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02 November 2015

Spirit-led church unity

Spirit-led church unity

The Spirit of God is currently moving in the UK, bringing together people from different church traditions and cultural backgrounds for the sake of God's mission ( mission Dei). This is happening nationally, locally and regionally. Some churches are working together on mission initiatives such as food banks, Street Pastors and winter night shelters, while others are connecting through the sharing of church buildings by two churches. Still others are experiencing unity through local church networks such as Southwark for Jesus, Lewisham Churches United or Greenwich Church Leaders Forum.

Nationally, conversations are emerging through unity movements such as the One People Commission and Gather initiative, both of the Evangelical Alliance, and Cinnamon Network. My new book, Partnership in Mission: A Black Majority Church Perspective on Mission and Church Unity, explores these various expressions of Spirit-led intercultural ecumenism between black majority churches (BMC) and historic churches, such as The Church of England. The book highlights how historic church leaders can develop relationship with BMC leaders locally through the use and sharing of church building. This often poses lots of cultural, theological and ecclesial challenges, but building intentional relationships that seeks to know the people first before questioning their theology or doctrine is a good starting point.

An important aspect of unity is understanding one another and our worldviews, therefore the book begins by arguing that the term black majority churches should be changed to black multicultural churches, because diversity exists within these churches. Black majority churches are diverse in terms of ecclesiology, theology and missiology. Some of them are independent Pentecostal churches, while others are part of the historic churches, such as Baptists. Some are from Pentecostal, holiness and evangelical traditions, while others are Sabbatarians. Some of them are Unitarians, while others are Trinitarians. 1 Some of them have embraced Black Liberation Theology, while others preach Prosperity Gospel. Some of them have grown to become church denominations, while others are still independent churches. Some are church plants from their denominational churches back in the Caribbean or Africa, while others are churches that have started here in London and gone on to plant churches in other parts of the world.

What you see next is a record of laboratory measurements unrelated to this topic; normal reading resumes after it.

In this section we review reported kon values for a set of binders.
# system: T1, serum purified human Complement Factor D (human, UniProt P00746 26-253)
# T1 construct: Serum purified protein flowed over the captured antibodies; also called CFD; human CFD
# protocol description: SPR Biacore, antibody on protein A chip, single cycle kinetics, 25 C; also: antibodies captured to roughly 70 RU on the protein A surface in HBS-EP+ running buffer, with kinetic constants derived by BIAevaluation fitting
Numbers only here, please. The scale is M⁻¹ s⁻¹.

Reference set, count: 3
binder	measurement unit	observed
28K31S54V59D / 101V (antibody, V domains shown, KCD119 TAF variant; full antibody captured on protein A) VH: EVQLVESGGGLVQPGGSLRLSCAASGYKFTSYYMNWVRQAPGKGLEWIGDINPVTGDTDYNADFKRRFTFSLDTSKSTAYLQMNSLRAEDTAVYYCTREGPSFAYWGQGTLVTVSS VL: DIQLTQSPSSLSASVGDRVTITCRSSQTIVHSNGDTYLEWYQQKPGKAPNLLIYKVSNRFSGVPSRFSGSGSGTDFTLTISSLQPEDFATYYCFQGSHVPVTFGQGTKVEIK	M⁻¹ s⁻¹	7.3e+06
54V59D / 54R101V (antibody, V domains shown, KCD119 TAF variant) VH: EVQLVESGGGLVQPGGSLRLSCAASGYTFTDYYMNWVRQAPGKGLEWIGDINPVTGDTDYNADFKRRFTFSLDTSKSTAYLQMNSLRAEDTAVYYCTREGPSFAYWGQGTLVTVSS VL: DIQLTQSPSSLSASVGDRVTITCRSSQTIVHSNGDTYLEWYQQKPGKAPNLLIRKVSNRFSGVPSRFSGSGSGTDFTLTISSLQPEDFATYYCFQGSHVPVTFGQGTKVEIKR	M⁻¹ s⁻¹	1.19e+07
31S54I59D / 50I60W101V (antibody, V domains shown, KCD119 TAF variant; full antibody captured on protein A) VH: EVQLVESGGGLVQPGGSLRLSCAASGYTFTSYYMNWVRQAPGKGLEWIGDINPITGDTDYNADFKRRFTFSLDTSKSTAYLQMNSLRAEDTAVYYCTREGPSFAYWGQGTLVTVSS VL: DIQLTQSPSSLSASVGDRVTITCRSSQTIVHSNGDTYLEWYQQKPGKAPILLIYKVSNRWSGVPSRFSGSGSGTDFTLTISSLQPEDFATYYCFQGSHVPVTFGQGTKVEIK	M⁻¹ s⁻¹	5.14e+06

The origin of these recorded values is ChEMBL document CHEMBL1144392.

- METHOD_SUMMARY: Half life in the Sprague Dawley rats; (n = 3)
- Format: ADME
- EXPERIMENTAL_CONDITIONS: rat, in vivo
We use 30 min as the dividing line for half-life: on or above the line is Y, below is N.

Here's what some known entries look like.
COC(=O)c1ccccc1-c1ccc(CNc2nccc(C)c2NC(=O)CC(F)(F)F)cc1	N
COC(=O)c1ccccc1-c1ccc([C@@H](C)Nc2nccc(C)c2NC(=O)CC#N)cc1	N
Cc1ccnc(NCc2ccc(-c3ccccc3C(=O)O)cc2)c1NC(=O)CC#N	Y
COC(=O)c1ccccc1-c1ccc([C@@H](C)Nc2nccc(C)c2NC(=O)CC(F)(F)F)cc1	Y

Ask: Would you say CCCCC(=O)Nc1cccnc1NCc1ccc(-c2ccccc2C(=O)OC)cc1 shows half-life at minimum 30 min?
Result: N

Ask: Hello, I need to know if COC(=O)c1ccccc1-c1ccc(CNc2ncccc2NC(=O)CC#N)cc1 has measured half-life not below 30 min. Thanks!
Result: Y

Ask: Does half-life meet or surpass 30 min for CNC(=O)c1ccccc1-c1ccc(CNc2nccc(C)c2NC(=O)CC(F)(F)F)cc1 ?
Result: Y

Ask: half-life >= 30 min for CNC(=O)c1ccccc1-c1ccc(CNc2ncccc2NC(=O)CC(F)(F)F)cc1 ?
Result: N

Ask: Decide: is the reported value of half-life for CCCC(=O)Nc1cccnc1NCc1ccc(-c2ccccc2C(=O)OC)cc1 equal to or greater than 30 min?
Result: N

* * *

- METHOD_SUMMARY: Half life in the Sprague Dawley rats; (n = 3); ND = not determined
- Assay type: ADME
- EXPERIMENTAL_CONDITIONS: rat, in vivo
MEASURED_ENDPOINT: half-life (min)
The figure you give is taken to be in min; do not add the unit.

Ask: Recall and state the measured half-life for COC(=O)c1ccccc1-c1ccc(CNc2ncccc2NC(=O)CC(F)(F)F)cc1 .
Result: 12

Looking at the history of working together between black and white Christians in the British context, the book explores examples such as the abolitionist movement. Olaudah Equiano (1745-1797), Quobna Ottobah Cugoano (1757-1790s) and Ignatius Sanchos (1729-1780) were all African ex-slaves who were involved in an ecumenical movement of Christians from various denominations rallying together to abolish the slave trade and work towards the resettlement of ex-slaves back to Sierra Leone. This is a good example of missional intercultural ecumenism that leads to affecting structural change in society. However, this kind of Spirit-led intercultural ecumenism did not last long because of racial division in the church.

Today we are seeing different expressions of Spirit-led ecumenism developing, and my book focuses on examples within different parts of London. One example mentioned in the book is the South-East London Prayer Initiative, led by Pastor Emmanuel Obi Eze, founder of The Guiding Light Church in Bromley. This prayer initiative started in 2013 and attempts to bring together in prayer different churches in neighbouring boroughs in south-east London, including Bromley, Lewisham and Greenwich. The focus of the prayer initiative is to pray for revival in London. This is done through prayer walks, prayer gatherings, watch-night services and evangelism. How can this example of unity through prayers serve as a guide for church leaders in working together?

The churches involved in this initiative include African Pentecostal Churches, Caribbean Pentecostal Churches, Church of England, Baptists and independent Charismatic churches. The South-East London Prayer Initiative has also partnered with a South Korean prayer mission, which annually brings South Korean missionaries into the UK for prayer and mission mobilisation. This kind of intercultural ecumenism lays emphasis on the work of the Holy Spirit through prayer, bringing together different people who are like-minded and would like to see Britain experience spiritual renewal. This is a clear example of Spirit-led unity.

Can our churches allow the Spirit of God to lead us to break barriers and pray together with others to see His kingdom come in the UK? What practical steps can church leaders take to build relationships with other churches and leaders in your area? Jesus himself, just before his death and resurrection, prayed that his Church would be one. Let us do all we can to live out the prayer of Jesus in reality.

Israel Olofinjana is the pastor of Woolwich Central Baptist in south-east London. He is the editor of "Turning the Tables on Mission: Stories of Christians from the Global South in Britain", and the author of a new book, "Partnership in Mission: A Black Majority Church Perspective on Mission and Church Unity".

1 Sabbatarians are those who believe that Saturday is the day of worship as oppose to Sunday. An example will be the Seventh Day Adventist. Unitarians are Christians who believe in the oneness of God and will not see Godhead as three persons in one. Trinitarians are Christians who believe that God has revealed himself as three distinct persons but essentially one.

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